This is a widespread problem, but few people voice it. After all, it’s “accepted”, these are traditions that have existed for many years. If you gain weight, you won’t rotate the jump, you won’t finish the free program, and your partner won’t lift you. Figure skating requires aesthetics, and not everyone thinks about how to provide this aesthetic in a healthy way. And can it be done at all?
This season, a story from the USA got a lot of attention: a fan approached the ice dancer Kaitlin Hawayek for an autograph and said that she needed to lose weight. The world community supported Kaitlin, while in Russia, experts mostly took the side of the fan.
“If they approached her and called her “a fat cow”, this would be a humiliation, and if they simply said that it would not hurt her to lose weight, you can be offended, but it’s better to lose weight. Still it’s ice dance, it’s a pity for a partner; it’s hard for him to carry her. He is such a fragile fellow,” said Alexander Zhulin.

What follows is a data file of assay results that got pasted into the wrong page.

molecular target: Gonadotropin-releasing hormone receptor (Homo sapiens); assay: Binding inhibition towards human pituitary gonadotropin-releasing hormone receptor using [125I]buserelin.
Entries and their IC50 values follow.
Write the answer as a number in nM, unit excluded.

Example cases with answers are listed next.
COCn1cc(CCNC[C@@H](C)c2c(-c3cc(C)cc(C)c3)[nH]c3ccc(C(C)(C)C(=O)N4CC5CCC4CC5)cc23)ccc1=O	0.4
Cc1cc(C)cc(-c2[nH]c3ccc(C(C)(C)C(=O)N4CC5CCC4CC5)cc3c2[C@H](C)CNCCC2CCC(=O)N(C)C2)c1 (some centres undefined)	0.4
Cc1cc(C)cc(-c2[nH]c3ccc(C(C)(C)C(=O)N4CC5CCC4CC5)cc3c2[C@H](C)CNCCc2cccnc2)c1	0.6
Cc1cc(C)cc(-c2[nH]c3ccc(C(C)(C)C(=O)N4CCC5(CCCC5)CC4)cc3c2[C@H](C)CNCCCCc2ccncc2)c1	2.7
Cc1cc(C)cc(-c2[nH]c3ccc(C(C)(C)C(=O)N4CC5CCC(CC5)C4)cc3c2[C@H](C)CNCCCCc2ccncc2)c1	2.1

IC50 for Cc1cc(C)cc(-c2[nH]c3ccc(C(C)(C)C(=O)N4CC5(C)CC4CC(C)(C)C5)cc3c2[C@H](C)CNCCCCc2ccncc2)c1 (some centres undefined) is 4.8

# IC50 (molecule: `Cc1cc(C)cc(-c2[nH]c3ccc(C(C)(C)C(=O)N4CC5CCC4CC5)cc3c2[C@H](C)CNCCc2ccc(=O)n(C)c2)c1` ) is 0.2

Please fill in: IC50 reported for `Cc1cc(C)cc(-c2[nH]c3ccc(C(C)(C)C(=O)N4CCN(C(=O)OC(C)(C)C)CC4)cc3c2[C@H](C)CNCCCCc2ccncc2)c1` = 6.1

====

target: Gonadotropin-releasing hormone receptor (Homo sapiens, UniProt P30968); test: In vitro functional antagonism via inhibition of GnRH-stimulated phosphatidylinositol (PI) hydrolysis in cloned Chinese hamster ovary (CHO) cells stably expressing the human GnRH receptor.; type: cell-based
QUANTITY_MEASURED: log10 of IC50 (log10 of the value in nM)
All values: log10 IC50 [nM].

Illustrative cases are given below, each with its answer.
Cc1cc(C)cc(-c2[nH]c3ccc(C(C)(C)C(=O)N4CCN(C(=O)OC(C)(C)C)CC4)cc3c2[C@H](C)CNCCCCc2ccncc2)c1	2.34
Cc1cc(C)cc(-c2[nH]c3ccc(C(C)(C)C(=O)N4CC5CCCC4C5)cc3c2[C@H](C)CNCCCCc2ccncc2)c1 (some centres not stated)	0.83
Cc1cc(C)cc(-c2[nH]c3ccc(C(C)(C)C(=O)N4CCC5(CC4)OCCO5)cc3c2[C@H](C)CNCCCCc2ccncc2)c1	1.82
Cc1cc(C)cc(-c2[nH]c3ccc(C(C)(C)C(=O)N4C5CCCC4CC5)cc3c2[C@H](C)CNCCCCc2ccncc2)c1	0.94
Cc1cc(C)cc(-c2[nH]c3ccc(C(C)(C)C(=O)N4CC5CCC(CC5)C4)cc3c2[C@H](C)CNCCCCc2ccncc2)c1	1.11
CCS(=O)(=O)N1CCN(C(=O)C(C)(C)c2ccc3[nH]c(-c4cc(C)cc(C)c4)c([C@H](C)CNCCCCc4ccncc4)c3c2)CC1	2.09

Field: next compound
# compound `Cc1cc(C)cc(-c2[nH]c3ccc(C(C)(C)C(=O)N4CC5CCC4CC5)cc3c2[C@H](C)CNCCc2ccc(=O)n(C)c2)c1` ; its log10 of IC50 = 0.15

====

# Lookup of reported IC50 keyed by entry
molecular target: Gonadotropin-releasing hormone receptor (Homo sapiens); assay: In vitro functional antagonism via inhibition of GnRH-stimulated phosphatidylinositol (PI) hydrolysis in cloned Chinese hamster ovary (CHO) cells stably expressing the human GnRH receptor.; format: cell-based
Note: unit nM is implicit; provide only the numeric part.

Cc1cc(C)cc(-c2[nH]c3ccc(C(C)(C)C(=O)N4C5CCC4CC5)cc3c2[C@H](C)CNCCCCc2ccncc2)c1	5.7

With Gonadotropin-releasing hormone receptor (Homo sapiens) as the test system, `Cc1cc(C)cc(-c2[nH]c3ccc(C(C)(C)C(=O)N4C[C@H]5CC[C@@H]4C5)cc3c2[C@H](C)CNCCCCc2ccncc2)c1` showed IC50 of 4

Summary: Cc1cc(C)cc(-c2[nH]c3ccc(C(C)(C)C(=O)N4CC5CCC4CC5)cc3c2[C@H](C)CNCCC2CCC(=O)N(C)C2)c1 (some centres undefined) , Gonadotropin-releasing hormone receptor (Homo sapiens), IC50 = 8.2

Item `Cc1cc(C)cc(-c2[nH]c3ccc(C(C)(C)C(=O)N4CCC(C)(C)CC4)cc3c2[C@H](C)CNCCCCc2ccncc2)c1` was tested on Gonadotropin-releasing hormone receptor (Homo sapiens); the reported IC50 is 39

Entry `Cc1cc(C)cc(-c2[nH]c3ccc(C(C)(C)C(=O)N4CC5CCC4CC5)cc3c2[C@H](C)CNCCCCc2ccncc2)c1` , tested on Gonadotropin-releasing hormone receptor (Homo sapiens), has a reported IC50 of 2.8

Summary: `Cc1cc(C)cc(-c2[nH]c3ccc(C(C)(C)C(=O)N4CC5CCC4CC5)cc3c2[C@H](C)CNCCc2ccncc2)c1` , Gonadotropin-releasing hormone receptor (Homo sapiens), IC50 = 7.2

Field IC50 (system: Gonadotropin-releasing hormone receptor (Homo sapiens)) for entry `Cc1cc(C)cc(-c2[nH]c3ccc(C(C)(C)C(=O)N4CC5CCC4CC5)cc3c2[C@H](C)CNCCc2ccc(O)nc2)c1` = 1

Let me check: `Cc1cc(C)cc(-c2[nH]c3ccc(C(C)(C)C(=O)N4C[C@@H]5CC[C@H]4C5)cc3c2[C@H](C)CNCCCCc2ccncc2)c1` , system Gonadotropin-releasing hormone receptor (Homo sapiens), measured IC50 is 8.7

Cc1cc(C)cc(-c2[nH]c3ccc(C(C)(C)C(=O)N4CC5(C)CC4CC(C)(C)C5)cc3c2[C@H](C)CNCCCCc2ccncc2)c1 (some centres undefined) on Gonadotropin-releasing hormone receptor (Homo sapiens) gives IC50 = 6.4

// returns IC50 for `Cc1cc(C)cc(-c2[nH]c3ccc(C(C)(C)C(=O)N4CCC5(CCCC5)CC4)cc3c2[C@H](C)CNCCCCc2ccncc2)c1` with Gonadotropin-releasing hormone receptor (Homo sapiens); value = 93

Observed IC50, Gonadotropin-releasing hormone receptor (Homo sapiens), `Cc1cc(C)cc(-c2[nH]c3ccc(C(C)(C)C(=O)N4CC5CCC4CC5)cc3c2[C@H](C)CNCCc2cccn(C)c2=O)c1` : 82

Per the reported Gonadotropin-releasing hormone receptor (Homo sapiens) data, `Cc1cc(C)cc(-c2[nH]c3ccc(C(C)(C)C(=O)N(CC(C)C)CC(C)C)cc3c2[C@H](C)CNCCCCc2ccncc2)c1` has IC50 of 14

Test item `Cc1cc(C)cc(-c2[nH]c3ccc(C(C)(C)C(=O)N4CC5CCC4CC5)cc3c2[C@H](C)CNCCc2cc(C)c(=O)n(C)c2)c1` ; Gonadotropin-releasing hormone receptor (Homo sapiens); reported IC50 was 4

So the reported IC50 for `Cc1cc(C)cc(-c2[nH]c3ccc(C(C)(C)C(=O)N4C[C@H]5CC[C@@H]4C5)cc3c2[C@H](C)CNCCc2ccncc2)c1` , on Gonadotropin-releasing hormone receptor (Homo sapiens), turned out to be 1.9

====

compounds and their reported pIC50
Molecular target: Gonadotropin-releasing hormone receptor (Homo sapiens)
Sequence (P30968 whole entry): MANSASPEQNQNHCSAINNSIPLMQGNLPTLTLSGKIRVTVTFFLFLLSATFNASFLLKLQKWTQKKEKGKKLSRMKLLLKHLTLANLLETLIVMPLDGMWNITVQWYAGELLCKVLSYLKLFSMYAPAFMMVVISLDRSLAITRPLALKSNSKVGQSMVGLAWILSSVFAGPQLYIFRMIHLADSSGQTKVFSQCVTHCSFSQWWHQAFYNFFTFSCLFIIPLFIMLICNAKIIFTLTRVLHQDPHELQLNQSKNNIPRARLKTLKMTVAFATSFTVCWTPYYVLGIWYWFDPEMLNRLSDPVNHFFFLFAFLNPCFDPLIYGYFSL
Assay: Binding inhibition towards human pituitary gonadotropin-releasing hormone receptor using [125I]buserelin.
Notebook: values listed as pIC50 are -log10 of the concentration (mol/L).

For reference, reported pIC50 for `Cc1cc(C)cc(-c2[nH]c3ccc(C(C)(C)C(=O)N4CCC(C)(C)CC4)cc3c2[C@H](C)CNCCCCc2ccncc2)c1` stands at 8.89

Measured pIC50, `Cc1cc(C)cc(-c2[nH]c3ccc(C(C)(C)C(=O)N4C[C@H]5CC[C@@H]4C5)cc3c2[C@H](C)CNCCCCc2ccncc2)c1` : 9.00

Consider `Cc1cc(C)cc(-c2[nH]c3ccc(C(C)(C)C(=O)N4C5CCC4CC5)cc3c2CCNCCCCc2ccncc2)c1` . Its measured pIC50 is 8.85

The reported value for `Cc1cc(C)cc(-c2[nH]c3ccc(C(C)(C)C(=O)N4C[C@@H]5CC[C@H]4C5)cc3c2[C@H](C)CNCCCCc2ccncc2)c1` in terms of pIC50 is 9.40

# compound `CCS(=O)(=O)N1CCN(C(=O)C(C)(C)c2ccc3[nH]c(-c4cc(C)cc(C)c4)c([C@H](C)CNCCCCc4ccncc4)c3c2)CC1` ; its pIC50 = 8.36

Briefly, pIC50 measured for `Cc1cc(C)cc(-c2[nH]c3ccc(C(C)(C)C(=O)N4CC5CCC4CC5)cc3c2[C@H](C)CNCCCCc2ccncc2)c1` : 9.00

Anastasia Skoptsova (a former Russian ice dancer) filmed a big movie about eating disorders last year and shared her personal story. When you look at this bright and beautiful athlete, you can’t even imagine what problems she had in her career or that her organs literally began to fail after the systematic use of laxatives. Severe stressful restrictions lead to compulsive overeating; overeating must be compensated with something, and everything develops into bulimia. And while you are struggling for your health and condition, you also regularly receive negative comments that you don’t even really want to quote.